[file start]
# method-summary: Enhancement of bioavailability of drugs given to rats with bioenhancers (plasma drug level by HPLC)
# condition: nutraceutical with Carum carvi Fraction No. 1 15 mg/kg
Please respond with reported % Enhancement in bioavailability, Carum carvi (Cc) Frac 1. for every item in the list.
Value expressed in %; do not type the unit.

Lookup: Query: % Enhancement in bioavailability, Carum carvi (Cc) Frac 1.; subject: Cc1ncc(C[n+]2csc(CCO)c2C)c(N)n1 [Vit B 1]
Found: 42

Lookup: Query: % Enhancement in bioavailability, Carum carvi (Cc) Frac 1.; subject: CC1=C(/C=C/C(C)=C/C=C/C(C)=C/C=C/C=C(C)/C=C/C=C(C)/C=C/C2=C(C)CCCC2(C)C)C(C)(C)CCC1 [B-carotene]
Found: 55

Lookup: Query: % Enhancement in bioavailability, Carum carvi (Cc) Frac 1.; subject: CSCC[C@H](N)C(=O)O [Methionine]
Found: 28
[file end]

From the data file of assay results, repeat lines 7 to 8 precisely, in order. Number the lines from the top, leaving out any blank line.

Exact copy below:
Lookup: Query: % Enhancement in bioavailability, Carum carvi (Cc) Frac 1.; subject: CC1=C(/C=C/C(C)=C/C=C/C(C)=C/C=C/C=C(C)/C=C/C=C(C)/C=C/C2=C(C)CCCC2(C)C)C(C)(C)CCC1 [B-carotene]
Found: 55